According to Leader-member Exchange (LMX) theory, leaders develop different quality relationships with followers in their team (termed LMX differentiation). An important theoretical question concerns how different LMX relationships within a team affect followers’ work outcomes. This paper provides a critical review of the concept of LMX differentiation. We propose that the LMX differentiation process leads to patterns of LMX relationships that can be captured by three properties (central tendency, variation, and relative position). We describe a taxonomy illustrating the different ways these properties have been conceptualized and measured. We identify two approaches to LMX differentiation as being a ‘perspective of the team’ (that are shared amongst team members) or a ‘perspective of the follower’ (subjective perceptions unique to each follower). These perspectives lead to different types of measures that predict different outcomes at the individual and team levels. We describe theoretical models employed to explain the effects of LMX differentiation (justice, social comparison and social identity theories). Generally, the lower the within-team variation in LMX or the more a team member’s LMX is higher than the mean team LMX, the better are the work outcomes, but many moderators condition these effects. Finally, we identify some key areas for future research.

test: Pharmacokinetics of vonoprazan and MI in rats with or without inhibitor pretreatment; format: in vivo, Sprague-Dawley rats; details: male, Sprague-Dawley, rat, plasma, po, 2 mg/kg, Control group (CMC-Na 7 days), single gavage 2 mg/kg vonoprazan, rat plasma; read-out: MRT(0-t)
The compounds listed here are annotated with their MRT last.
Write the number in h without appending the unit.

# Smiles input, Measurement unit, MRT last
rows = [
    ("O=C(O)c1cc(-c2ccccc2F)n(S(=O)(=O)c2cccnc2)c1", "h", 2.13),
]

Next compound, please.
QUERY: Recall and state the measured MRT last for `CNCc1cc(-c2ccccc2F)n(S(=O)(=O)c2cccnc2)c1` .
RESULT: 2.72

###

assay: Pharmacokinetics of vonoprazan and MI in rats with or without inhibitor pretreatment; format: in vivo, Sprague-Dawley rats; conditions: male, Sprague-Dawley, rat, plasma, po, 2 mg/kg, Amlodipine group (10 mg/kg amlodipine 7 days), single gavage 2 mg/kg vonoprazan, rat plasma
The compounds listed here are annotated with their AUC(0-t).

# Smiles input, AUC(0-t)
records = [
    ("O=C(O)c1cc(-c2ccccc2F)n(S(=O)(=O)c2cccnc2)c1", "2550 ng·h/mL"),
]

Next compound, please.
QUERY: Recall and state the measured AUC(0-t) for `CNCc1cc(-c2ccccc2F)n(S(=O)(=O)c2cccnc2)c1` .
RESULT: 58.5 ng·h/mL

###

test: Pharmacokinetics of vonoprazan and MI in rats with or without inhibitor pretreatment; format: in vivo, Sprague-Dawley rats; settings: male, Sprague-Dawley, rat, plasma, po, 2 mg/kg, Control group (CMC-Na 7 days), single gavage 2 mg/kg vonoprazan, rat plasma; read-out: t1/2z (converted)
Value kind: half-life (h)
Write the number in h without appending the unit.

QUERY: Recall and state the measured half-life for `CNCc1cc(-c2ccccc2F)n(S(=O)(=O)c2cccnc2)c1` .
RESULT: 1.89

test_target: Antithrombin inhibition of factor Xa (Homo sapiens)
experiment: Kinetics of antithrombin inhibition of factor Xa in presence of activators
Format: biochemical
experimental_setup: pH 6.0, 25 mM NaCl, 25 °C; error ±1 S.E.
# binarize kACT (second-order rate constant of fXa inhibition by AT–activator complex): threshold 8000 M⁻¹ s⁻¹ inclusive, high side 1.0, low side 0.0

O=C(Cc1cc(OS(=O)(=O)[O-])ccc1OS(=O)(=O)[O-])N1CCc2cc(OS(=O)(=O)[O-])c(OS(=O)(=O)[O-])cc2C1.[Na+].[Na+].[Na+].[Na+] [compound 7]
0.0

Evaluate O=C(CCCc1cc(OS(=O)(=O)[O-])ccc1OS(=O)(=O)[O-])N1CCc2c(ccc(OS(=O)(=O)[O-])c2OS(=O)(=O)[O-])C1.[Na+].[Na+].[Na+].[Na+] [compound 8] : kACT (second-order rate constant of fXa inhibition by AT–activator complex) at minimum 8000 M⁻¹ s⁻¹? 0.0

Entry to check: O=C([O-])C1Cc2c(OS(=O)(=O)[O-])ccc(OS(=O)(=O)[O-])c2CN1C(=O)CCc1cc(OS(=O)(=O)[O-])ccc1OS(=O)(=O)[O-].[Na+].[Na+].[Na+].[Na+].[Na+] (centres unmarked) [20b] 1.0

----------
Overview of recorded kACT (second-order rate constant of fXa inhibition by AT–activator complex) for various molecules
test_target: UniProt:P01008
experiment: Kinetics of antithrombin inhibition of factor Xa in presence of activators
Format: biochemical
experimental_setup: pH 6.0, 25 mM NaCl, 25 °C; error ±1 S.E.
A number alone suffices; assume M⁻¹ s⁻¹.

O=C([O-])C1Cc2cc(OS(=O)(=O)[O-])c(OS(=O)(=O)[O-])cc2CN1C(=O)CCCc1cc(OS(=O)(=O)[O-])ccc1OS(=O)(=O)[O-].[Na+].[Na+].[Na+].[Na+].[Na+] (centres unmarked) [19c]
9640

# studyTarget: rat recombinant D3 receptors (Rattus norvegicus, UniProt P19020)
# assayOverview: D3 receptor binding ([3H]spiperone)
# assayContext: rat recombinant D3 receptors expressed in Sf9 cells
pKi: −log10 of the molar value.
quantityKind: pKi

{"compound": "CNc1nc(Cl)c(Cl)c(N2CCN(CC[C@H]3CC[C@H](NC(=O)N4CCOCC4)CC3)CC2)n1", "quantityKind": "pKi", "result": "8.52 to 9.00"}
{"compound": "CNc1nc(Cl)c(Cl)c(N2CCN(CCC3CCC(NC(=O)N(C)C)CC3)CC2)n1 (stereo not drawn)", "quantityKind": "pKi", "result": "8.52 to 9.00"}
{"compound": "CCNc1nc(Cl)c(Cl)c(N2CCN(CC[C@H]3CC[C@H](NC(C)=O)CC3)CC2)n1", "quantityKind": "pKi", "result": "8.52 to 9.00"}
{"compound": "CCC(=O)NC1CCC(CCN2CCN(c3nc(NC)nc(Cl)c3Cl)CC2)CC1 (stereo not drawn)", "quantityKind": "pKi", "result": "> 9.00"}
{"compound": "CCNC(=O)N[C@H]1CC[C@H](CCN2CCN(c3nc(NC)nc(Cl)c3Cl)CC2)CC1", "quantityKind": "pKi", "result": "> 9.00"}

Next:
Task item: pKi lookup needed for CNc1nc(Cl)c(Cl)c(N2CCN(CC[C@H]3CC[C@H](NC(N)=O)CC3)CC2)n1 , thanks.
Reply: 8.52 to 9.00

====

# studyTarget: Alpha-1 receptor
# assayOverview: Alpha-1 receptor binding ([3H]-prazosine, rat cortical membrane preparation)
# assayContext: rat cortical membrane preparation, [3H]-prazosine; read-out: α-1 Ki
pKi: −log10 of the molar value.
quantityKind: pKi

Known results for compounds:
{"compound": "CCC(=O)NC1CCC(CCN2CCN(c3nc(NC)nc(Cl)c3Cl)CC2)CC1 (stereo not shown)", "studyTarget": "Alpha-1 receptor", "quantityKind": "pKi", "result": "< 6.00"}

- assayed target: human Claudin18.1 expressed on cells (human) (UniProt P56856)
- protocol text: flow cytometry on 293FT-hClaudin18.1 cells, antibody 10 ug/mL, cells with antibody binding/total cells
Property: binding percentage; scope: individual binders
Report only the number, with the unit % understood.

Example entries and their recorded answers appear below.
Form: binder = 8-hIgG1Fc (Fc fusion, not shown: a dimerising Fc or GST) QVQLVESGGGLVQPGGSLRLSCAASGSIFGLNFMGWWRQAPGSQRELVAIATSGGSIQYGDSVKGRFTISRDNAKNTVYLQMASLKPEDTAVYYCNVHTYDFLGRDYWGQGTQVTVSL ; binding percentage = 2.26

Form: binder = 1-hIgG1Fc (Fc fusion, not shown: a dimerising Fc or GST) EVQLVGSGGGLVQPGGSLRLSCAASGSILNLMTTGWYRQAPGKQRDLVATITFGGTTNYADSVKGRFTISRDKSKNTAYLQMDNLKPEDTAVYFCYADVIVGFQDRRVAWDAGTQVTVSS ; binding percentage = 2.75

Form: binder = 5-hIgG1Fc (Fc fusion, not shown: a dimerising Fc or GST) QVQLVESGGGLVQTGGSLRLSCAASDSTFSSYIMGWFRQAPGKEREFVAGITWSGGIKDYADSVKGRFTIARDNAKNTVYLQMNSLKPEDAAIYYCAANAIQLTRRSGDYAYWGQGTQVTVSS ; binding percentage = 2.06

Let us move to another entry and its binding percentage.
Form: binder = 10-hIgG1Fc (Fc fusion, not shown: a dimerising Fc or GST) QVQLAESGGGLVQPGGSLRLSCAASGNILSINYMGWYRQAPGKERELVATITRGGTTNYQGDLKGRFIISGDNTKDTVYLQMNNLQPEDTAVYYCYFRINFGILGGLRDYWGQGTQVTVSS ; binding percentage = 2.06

Bibliographical noteThis is the peer reviewed version of the following article: Martin R, Thomas G, Legood A, Dello Russo S. Leader–member exchange (LMX) differentiation and work outcomes: Conceptual clarification and critical review. J Organ Behav. 2017;1–17., which has been published in final form at DOI: 10.1002/job.2202. This article may be used for non-commercial purposes in accordance with Wiley Terms and Conditions for Self-Archiving
- LMX differentiation
Martin, R., Thomas, G., Legood, A., & dello Russo, S. (2018). Leader-member exchange (LMX) differentiation and work outcomes: conceptual clarification and critical review. Journal of Organizational Behavior, 39(2), 151-168. https://doi.org/10.1002/job.2202